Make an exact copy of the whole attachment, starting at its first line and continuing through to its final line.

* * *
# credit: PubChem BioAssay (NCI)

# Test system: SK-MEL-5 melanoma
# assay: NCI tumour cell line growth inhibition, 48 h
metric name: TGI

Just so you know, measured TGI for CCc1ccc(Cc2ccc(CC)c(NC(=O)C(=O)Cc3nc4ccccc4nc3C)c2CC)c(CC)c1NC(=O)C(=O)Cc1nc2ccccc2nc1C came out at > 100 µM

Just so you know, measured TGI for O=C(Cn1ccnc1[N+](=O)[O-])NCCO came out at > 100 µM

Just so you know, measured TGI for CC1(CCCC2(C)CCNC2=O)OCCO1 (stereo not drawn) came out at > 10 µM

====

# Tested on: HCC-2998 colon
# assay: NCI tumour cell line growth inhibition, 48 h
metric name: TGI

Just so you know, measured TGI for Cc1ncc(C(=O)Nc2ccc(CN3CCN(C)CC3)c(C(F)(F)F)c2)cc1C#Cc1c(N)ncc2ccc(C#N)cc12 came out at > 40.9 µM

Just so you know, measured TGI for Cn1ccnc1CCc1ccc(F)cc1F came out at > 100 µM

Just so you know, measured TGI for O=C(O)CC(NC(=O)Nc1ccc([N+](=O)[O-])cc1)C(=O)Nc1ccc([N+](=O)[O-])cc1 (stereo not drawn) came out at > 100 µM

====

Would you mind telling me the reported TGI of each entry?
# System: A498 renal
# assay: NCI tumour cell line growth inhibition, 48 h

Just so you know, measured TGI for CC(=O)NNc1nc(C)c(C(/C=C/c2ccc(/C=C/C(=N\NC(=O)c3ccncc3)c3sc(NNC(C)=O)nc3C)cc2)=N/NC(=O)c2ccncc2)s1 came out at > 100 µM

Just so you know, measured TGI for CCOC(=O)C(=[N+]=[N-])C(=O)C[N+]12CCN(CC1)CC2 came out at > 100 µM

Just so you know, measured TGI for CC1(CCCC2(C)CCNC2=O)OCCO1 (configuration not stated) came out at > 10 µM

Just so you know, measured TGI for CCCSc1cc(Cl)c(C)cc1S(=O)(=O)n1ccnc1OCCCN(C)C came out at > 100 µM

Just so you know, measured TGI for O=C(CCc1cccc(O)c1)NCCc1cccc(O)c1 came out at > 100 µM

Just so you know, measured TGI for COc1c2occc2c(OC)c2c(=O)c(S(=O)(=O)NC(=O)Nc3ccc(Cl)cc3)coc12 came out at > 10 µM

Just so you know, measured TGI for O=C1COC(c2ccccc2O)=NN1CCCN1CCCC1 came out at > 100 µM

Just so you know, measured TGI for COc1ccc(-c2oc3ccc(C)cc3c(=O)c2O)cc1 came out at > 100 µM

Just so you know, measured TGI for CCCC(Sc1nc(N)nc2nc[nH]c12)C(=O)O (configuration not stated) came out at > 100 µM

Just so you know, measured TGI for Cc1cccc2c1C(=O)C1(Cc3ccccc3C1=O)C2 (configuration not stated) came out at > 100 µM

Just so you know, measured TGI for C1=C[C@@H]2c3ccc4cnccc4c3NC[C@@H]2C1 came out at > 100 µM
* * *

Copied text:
# credit: PubChem BioAssay (NCI)

# Test system: SK-MEL-5 melanoma
# assay: NCI tumour cell line growth inhibition, 48 h
metric name: TGI

Just so you know, measured TGI for CCc1ccc(Cc2ccc(CC)c(NC(=O)C(=O)Cc3nc4ccccc4nc3C)c2CC)c(CC)c1NC(=O)C(=O)Cc1nc2ccccc2nc1C came out at > 100 µM

Just so you know, measured TGI for O=C(Cn1ccnc1[N+](=O)[O-])NCCO came out at > 100 µM

Just so you know, measured TGI for CC1(CCCC2(C)CCNC2=O)OCCO1 (stereo not drawn) came out at > 10 µM

====

# Tested on: HCC-2998 colon
# assay: NCI tumour cell line growth inhibition, 48 h
metric name: TGI

Just so you know, measured TGI for Cc1ncc(C(=O)Nc2ccc(CN3CCN(C)CC3)c(C(F)(F)F)c2)cc1C#Cc1c(N)ncc2ccc(C#N)cc12 came out at > 40.9 µM

Just so you know, measured TGI for Cn1ccnc1CCc1ccc(F)cc1F came out at > 100 µM

Just so you know, measured TGI for O=C(O)CC(NC(=O)Nc1ccc([N+](=O)[O-])cc1)C(=O)Nc1ccc([N+](=O)[O-])cc1 (stereo not drawn) came out at > 100 µM

====

Would you mind telling me the reported TGI of each entry?
# System: A498 renal
# assay: NCI tumour cell line growth inhibition, 48 h

Just so you know, measured TGI for CC(=O)NNc1nc(C)c(C(/C=C/c2ccc(/C=C/C(=N\NC(=O)c3ccncc3)c3sc(NNC(C)=O)nc3C)cc2)=N/NC(=O)c2ccncc2)s1 came out at > 100 µM

Just so you know, measured TGI for CCOC(=O)C(=[N+]=[N-])C(=O)C[N+]12CCN(CC1)CC2 came out at > 100 µM

Just so you know, measured TGI for CC1(CCCC2(C)CCNC2=O)OCCO1 (configuration not stated) came out at > 10 µM

Just so you know, measured TGI for CCCSc1cc(Cl)c(C)cc1S(=O)(=O)n1ccnc1OCCCN(C)C came out at > 100 µM

Just so you know, measured TGI for O=C(CCc1cccc(O)c1)NCCc1cccc(O)c1 came out at > 100 µM

Just so you know, measured TGI for COc1c2occc2c(OC)c2c(=O)c(S(=O)(=O)NC(=O)Nc3ccc(Cl)cc3)coc12 came out at > 10 µM

Just so you know, measured TGI for O=C1COC(c2ccccc2O)=NN1CCCN1CCCC1 came out at > 100 µM

Just so you know, measured TGI for COc1ccc(-c2oc3ccc(C)cc3c(=O)c2O)cc1 came out at > 100 µM

Just so you know, measured TGI for CCCC(Sc1nc(N)nc2nc[nH]c12)C(=O)O (configuration not stated) came out at > 100 µM

Just so you know, measured TGI for Cc1cccc2c1C(=O)C1(Cc3ccccc3C1=O)C2 (configuration not stated) came out at > 100 µM

Just so you know, measured TGI for C1=C[C@@H]2c3ccc4cnccc4c3NC[C@@H]2C1 came out at > 100 µM